Cantons of the Federation of Bosnia and Herzegovina

The Federation of Bosnia and Herzegovina, one of the two political entities of Bosnia and Herzegovina, consists of ten units called cantons. The cantons were established by the Law on Federal Units (Cantons) on 12 June 1996.

Cantons of the Federation of Bosnia and Herzegovina
  • Also known as:
  • Kantoni Federacije Bosne i Hercegovine  (Bosnian)
    Кантони Федерације Босне и Херцеговине  (Serbian)
    Županije Federacije Bosne i Hercegovine  (Croatian)
Bosnia and Herzegovina, administrative divisions - Nmbrs (cantons) - colored.svg
CategoryFederal unit
LocationFederation of Bosnia and Herzegovina
Number10 Cantons
Populations25,336 (Bosnian-Podrinje Canton Goražde) – 477,278 (Tuzla)
Areas325 km2 (125.5 sq mi) (Posavina) – 4,934 km2 (1,905.1 sq mi) (Canton 10)
Government
  • Canton government
Subdivisions
  • Municipality

CantonsEdit

The cantons of the Federation of Bosnia and Herzegovina were created by the Law on Federal Units (Cantons) of 1996, which was based on the Bosniak-Croat Washington Agreement. The cantons consist of municipalities. A canton has its own government headed by a prime minister. The prime minister has his own cabinet, and is assisted in his duties by various cantonal ministries, agencies, and cantonal services. Five of the cantons (Una-Sana, Tuzla, Zenica-Doboj, Bosnian-Podrinje, and Sarajevo) have a Bosniak majority, three (Posavina, West Herzegovina and Canton 10) have a Bosnian Croat majority, while two of them (Central Bosnia and Herzegovina-Neretva) are "ethnically mixed", meaning neither ethnic group has a majority and there are special legislative procedures for the protection of their political interests. The most populous canton is Tuzla Canton, while Canton 10 is the largest by area.

The term županija (Croatian for "county") has been declared unconstitutional, but is still widely used by Bosnian Croat officials and in cantonal constitutions. The Croatian-language version of the Constitution of the Federation, however, uses the constitutional term kanton.

Coat of
arms
No. Abbr English name Bosnian name Croatian name Center Population
(2013 census)
Bosniaks

(2013)

Croats

(2013)

Serbs

(2013)

Area (km2) Density Municipalities
  1 USK
USŽ
Una-Sana Canton Unsko-sanski kanton Unsko-sanska županija Bihać 299,343 90.02% 1.85% 3.09% 4,125.0 69.8 8
  2 PK
ŽP
Posavina Canton Posavski kanton Županija Posavska Orašje 48,089 19.00% 77.32% 1.91% 324.6 124.8 3
  3 TK
Tuzla Canton Tuzlanski kanton Tuzlanska županija Tuzla 477,278 88.16% 5.30% 1.58% 2,649.0 187.9 13
  4 ZDK
ZDŽ
Zenica-Doboj Canton Zeničko-dobojski kanton Zeničko-dobojska županija Zenica 385,067 82.17% 12.02% 1.52% 3,334.3 119.9 12
  5 BPK
BPŽ
Bosnian-Podrinje Canton Goražde Bosansko-podrinjski kanton Goražde Bosansko-podrinjska županija Goražde Goražde 25,336 94.01% 0.10% 3.72% 504.6 65.8 3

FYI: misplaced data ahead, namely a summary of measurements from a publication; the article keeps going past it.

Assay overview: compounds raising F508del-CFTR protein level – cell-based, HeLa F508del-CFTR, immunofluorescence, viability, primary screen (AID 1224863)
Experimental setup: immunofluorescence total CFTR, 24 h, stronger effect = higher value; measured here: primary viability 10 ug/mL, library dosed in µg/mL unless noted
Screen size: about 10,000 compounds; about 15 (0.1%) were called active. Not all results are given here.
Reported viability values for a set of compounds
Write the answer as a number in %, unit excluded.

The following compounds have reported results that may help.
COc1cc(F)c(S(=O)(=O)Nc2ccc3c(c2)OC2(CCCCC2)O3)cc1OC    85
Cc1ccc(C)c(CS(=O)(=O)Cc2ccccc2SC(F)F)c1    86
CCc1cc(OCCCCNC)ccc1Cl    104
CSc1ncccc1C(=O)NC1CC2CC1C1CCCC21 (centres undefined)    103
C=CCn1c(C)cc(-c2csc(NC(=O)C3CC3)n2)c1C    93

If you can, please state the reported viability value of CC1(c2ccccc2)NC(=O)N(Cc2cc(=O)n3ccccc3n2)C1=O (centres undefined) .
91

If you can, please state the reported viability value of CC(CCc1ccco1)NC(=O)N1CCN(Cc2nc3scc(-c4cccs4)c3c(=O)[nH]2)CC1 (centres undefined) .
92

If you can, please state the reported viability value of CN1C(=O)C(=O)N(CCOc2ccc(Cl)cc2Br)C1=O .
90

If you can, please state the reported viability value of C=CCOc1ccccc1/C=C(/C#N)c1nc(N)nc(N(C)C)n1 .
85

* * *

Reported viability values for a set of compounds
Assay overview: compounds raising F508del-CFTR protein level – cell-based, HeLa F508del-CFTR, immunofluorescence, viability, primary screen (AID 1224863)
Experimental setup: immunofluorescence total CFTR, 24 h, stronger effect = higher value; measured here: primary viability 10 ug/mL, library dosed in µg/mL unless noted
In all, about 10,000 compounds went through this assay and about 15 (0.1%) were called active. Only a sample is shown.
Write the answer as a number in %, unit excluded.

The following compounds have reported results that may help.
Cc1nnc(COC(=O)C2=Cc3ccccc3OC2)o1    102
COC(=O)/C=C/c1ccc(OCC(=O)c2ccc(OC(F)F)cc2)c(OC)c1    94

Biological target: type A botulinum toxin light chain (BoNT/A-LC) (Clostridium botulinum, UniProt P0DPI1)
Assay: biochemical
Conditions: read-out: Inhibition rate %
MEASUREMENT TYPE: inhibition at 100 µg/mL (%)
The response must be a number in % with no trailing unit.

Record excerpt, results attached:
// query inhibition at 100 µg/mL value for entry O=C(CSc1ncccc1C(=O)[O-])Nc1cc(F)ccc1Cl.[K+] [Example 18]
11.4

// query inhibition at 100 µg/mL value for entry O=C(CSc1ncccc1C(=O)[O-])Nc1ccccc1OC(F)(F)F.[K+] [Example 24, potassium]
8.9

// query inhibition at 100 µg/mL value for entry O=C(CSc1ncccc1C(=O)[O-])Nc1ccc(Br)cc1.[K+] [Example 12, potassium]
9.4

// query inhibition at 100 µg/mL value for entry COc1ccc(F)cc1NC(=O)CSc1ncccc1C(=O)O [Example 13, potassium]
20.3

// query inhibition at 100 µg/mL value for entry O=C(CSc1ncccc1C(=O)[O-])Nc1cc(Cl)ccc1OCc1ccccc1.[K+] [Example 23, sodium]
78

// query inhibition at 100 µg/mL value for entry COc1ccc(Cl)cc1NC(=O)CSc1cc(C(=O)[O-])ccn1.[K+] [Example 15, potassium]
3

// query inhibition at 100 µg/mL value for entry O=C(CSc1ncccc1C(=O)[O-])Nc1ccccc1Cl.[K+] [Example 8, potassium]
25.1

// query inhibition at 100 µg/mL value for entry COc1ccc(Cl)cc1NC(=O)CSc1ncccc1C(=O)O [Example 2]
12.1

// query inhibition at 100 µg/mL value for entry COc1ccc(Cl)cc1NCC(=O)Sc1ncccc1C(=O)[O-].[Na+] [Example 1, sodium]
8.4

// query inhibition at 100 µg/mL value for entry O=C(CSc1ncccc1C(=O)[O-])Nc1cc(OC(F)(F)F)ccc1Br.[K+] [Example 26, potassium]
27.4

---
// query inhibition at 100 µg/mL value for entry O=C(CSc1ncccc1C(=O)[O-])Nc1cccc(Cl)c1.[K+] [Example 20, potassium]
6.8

6 SBK
ŽSB
Central Bosnia Canton Srednjobosanski kanton Županija Središnja Bosna Travnik 273,149 57.58% 38.33% 1.19% 3,189 80.2 12
  7 HNK
HNŽ
Herzegovina-Neretva Canton Hercegovačko-neretvanski kanton Hercegovačko-neretvanska županija Mostar 236,278 41.44% 53.29% 2.90% 4,401 51.5 9
 [a] 8 ZHK
ŽZH
West Herzegovina Canton Zapadnohercegovački kanton Županija Zapadnohercegovačka Široki Brijeg 97,893 1.81% 96.82% 0.26% 1,362.2 60.1 4
  9 KS
Sarajevo Canton Kanton Sarajevo Sarajevska županija Sarajevo 438,443 83.8% 4.2% 3.2% 1,276.9 329.9 9
 [a] 10 K10/HBK
HBŽ
Canton 10 Kanton 10 Hercegbosanska županija Livno 90,727 9.55% 76.79% 12.96% 4,934.9 16.5 6
  FBiH Federation of Bosnia and Herzegovina Federacija Bosne i Hercegovine Federacija Bosne i Hercegovine Sarajevo 2,371,603 70.4% 22.44% 2.41% 26,110.0 89.1 79

Possible reorganizationEdit

There are a number of propositions for the reorganization of the Federation, ranging from decreasing the number of cantons, establishing new federal units on the state level, to the exchange of jurisdiction between the cantons and the Federation.[1] However, this question requires a high level of political agreement, especially between the Bosniak and Croat political parties, since it would necessarily include changing the federal constitution. For a constitutional law to pass, it has to obtain the support of the majority of the representatives and delegates in both chambers of the Federal parliament, including the majority of Croat and Bosniak delegates in the House of Peoples.

See alsoEdit

Notes and referencesEdit

Notes
  1. ^ a b Declared unconstitutional, but still used by the canton.
References
  1. ^ Osmović, M. (19 April 2012). "Sprema se ukidanje pet županija!". Dnevni list (in Croatian). Archived from the original on 15 January 2013. Retrieved 22 April 2012.